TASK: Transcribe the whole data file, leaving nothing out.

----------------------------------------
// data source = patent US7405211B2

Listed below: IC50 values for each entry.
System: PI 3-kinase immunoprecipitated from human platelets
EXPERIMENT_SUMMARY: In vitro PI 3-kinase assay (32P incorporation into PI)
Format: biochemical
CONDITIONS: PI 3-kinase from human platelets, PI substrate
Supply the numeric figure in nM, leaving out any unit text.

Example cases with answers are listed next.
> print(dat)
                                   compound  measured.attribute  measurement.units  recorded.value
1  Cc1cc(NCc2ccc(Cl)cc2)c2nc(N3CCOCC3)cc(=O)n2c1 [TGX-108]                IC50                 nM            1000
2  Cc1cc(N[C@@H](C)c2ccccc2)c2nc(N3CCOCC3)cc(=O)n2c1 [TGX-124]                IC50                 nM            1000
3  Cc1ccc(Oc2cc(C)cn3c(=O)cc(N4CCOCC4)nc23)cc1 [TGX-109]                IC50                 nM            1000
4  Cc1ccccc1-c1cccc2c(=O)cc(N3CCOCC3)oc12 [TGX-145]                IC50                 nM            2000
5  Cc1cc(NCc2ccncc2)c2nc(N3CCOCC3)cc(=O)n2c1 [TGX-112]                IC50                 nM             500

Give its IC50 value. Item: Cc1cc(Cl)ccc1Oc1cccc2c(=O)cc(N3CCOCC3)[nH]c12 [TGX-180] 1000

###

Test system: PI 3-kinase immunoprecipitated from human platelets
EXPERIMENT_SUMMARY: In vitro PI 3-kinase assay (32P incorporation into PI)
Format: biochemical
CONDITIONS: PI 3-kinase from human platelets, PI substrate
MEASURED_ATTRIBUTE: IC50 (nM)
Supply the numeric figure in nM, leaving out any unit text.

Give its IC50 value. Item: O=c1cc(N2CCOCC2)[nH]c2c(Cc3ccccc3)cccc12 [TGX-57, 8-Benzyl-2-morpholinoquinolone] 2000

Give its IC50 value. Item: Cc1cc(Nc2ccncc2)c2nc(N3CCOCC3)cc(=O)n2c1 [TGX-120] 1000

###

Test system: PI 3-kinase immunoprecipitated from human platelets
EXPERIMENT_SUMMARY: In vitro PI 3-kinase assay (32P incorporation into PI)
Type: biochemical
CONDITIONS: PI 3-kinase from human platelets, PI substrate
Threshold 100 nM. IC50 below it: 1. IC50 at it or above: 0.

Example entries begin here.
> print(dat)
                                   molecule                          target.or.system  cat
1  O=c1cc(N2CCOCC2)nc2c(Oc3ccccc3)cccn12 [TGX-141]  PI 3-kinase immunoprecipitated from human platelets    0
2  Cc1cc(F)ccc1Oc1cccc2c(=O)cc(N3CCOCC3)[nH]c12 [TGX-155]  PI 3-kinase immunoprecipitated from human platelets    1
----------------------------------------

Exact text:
// data source = patent US7405211B2

Listed below: IC50 values for each entry.
System: PI 3-kinase immunoprecipitated from human platelets
EXPERIMENT_SUMMARY: In vitro PI 3-kinase assay (32P incorporation into PI)
Format: biochemical
CONDITIONS: PI 3-kinase from human platelets, PI substrate
Supply the numeric figure in nM, leaving out any unit text.

Example cases with answers are listed next.
> print(dat)
                                   compound  measured.attribute  measurement.units  recorded.value
1  Cc1cc(NCc2ccc(Cl)cc2)c2nc(N3CCOCC3)cc(=O)n2c1 [TGX-108]                IC50                 nM            1000
2  Cc1cc(N[C@@H](C)c2ccccc2)c2nc(N3CCOCC3)cc(=O)n2c1 [TGX-124]                IC50                 nM            1000
3  Cc1ccc(Oc2cc(C)cn3c(=O)cc(N4CCOCC4)nc23)cc1 [TGX-109]                IC50                 nM            1000
4  Cc1ccccc1-c1cccc2c(=O)cc(N3CCOCC3)oc12 [TGX-145]                IC50                 nM            2000
5  Cc1cc(NCc2ccncc2)c2nc(N3CCOCC3)cc(=O)n2c1 [TGX-112]                IC50                 nM             500

Give its IC50 value. Item: Cc1cc(Cl)ccc1Oc1cccc2c(=O)cc(N3CCOCC3)[nH]c12 [TGX-180] 1000

###

Test system: PI 3-kinase immunoprecipitated from human platelets
EXPERIMENT_SUMMARY: In vitro PI 3-kinase assay (32P incorporation into PI)
Format: biochemical
CONDITIONS: PI 3-kinase from human platelets, PI substrate
MEASURED_ATTRIBUTE: IC50 (nM)
Supply the numeric figure in nM, leaving out any unit text.

Give its IC50 value. Item: O=c1cc(N2CCOCC2)[nH]c2c(Cc3ccccc3)cccc12 [TGX-57, 8-Benzyl-2-morpholinoquinolone] 2000

Give its IC50 value. Item: Cc1cc(Nc2ccncc2)c2nc(N3CCOCC3)cc(=O)n2c1 [TGX-120] 1000

###

Test system: PI 3-kinase immunoprecipitated from human platelets
EXPERIMENT_SUMMARY: In vitro PI 3-kinase assay (32P incorporation into PI)
Type: biochemical
CONDITIONS: PI 3-kinase from human platelets, PI substrate
Threshold 100 nM. IC50 below it: 1. IC50 at it or above: 0.

Example entries begin here.
> print(dat)
                                   molecule                          target.or.system  cat
1  O=c1cc(N2CCOCC2)nc2c(Oc3ccccc3)cccn12 [TGX-141]  PI 3-kinase immunoprecipitated from human platelets    0
2  Cc1cc(F)ccc1Oc1cccc2c(=O)cc(N3CCOCC3)[nH]c12 [TGX-155]  PI 3-kinase immunoprecipitated from human platelets    1